Some other films available now include:

  • Mother
  • Get Low
  • Animal Kingdom

THE FUTURE

So what is there to look forward to? Well, there’s…

  • Scott Pilgrim Vs. The World (August 13)
    • Comedy action
    • Directed by Edgar Wright
  • The American (September 1)
    • Noir thriller
    • Starring George Clooney
  • The Town (September 10)
    • Gangster thriller
    • Directed by Ben Afleck.
    • Starring Ben Afleck, Jeremy Renner, Blake Lively, Jon Ham.
  • The Social Network (October 1)
    • Drama about the birth of Facebook
    • Directed by David Fincher.
    • Starring Jesse Eisenberg, Justin Timberlake.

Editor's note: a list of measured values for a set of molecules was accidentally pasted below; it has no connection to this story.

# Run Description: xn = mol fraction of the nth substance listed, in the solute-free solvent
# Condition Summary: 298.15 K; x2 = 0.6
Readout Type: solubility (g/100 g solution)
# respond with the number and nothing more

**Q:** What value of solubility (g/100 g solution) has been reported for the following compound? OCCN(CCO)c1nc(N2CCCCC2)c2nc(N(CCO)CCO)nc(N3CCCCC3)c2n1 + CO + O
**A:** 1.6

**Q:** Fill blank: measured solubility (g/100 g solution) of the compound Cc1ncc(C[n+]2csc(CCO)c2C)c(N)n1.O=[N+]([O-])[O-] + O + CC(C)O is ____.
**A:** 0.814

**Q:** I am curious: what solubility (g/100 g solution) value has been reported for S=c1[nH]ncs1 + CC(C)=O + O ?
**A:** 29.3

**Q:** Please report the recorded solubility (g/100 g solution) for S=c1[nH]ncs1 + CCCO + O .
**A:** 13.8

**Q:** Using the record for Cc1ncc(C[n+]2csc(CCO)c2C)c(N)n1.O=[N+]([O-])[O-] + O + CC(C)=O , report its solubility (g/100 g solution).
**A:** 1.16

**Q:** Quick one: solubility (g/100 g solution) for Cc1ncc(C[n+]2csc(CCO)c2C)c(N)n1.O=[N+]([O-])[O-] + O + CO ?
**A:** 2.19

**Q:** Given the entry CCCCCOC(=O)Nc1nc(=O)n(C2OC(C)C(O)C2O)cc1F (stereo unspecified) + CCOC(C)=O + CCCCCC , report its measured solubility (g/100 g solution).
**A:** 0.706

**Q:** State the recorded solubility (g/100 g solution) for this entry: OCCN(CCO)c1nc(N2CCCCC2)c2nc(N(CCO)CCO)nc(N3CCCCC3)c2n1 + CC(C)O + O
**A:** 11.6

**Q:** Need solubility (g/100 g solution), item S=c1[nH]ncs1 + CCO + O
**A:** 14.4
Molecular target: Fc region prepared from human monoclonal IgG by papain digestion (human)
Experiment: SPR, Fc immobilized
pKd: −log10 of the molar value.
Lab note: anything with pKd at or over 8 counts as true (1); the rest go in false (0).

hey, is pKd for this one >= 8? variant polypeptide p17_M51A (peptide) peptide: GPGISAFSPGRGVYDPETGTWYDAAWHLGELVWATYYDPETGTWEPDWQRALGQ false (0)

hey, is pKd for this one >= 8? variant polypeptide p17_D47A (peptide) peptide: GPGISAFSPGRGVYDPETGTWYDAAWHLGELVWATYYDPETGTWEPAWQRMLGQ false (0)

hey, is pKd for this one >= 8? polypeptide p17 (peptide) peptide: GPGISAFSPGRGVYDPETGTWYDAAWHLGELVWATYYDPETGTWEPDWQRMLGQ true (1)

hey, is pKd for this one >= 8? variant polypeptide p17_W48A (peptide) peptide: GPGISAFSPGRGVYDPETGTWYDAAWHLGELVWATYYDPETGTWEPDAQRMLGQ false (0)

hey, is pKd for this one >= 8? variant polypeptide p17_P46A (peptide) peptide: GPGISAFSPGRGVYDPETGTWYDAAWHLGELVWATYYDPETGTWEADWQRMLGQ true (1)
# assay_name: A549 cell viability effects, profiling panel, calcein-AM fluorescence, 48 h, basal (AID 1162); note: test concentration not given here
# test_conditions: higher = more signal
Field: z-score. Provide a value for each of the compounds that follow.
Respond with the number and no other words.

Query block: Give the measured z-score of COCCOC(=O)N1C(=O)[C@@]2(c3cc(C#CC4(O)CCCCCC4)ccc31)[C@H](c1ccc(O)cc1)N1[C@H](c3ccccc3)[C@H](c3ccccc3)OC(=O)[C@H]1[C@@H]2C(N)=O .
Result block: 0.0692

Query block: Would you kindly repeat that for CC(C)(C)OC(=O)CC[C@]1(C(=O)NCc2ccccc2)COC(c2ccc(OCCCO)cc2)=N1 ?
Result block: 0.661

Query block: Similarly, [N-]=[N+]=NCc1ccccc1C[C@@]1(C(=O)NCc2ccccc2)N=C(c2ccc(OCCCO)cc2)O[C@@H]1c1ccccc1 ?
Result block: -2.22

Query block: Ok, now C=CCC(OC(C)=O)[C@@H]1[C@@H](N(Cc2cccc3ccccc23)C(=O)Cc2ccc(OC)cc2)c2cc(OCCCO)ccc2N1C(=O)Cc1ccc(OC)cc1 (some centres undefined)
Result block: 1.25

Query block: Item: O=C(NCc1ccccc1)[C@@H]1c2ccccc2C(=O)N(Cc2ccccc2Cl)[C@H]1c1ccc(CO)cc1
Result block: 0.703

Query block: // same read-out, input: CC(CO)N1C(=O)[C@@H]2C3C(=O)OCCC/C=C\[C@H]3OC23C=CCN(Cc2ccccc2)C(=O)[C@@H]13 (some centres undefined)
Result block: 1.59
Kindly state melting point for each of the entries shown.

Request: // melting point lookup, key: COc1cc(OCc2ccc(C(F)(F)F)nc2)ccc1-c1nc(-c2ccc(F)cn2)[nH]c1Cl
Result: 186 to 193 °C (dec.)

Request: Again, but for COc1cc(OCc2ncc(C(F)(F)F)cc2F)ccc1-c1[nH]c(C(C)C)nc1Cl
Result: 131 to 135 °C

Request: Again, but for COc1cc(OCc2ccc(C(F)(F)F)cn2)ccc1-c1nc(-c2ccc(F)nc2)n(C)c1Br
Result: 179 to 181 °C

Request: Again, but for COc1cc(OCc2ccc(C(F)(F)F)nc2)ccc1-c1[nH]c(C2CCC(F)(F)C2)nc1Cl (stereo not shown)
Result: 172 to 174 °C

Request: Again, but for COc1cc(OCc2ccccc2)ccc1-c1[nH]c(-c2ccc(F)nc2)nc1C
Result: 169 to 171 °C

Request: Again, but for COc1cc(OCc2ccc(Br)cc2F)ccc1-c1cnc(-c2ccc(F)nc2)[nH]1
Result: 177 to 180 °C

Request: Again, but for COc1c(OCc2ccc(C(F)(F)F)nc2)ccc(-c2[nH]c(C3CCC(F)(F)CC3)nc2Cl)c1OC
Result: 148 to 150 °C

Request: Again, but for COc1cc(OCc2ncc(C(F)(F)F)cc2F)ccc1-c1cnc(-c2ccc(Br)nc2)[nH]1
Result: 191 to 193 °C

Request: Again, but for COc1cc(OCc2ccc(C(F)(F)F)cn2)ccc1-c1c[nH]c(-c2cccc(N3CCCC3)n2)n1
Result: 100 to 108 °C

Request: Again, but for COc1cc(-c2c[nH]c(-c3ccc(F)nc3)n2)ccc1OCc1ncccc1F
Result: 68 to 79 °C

• 127 Hours (November 5)
    • Directed by Danny Boyle.
    • Starring James Franco
  • Harry Potter and the Deathly Hallows Part I (November 19)
    • Part 1 of 2 for the final chapter of Harry Potter
  • Black Swan (December 1)
    • Psychological thriller
    • Directed by Darren Aronofsky.
    • Starring Natalie Portman
  • Tron Legacy (December 17)
    • Sci-fi action sequel
    • Starring Jeff Bridges
  • True Grit (December 25)
    • Western remake by the Coen Brothers.
    • Starring Jeff Bridges, Matt Damon, Josh Brolin
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Of all the characters in 2008’s Forgetting Sarah Marshall, Russell Brand’s raunchy and downright sexy Aldous Snow is the most intriguing. Without question, his charming flamboyancy makes him the perfect candidate to be featured in a spin-off, and there is no better sidekick to have than, of course, Jonah Hill. Together, they are able to produce a fairly strong comedy– Get Him to the Greek— but it doesn’t have that resonance that almost every other Apatow-produced film does.